10. The thermal regime of abandoned channels: a preliminary analysis towards a water temperature model for the Allier River, France

    NASA Astrophysics Data System (ADS)

    Casado, Ana; Peiry, Jean-Luc

    2014-05-01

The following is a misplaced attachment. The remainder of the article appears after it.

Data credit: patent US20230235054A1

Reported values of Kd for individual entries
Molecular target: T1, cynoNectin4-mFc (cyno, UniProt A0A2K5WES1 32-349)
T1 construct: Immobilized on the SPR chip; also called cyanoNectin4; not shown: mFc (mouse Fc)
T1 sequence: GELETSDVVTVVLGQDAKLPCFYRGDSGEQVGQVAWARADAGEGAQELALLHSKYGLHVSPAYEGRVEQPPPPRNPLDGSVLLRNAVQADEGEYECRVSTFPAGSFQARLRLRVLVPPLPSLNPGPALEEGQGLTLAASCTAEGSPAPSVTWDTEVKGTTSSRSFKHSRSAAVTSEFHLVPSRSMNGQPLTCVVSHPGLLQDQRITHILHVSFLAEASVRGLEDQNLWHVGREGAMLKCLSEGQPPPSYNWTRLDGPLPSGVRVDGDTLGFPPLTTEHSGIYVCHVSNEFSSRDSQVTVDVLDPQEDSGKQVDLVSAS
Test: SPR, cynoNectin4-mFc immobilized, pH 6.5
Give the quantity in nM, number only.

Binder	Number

The growing recognition of the ecological and water quality significance of river water temperature led to a large number of studies assessing thermal processes in streams and rivers. Yet, thermal processes in abandoned channels, which play an important role in maintaining water quality and biological diversity in fluvial corridors, have received minor attention. This study evaluates water temperature regimes in three abandoned channels of the Allier River, France, and quantifies the regime sensitivity to climatic (air temperature) and hydrological (surface and subsurface flow) influence. Analysis was conducted at annual and daily scales, and at two distinct sections of each abandoned channel: (i) the downstream section, which is well connected to the main stream channel, and (ii) the upstream section, which is poorly connected to the main stream channel and hence subject to greater influence of subsurface flow. Annual and daily water temperature regimes for all channels and sections were classified based on relative differences in the 'shape' (timing) and the 'magnitude' (size) of the thermographs. The climatic and hydrological sensitivity of water temperature regimes was quantified using a Sensitivity Index. Analysis at the annual scale revealed relative similarity in patterns of thermal response over time, with clear differentiation between upstream and downstream channel sections in all sites. Water temperature regimes in the upstream channel sections were strongly linked to subsurface water temperature in terms of both timing and size of the annual thermograph; water temperature regimes in the downstream channel sections were more sensitive to air and river water temperature, especially regarding the timing of the annual regimes. Although annual regimes of water temperature exhibited distinct patterns that were similar across sites and over time, analysis of daily water temperature regimes revealed broad differences within and between sites. Day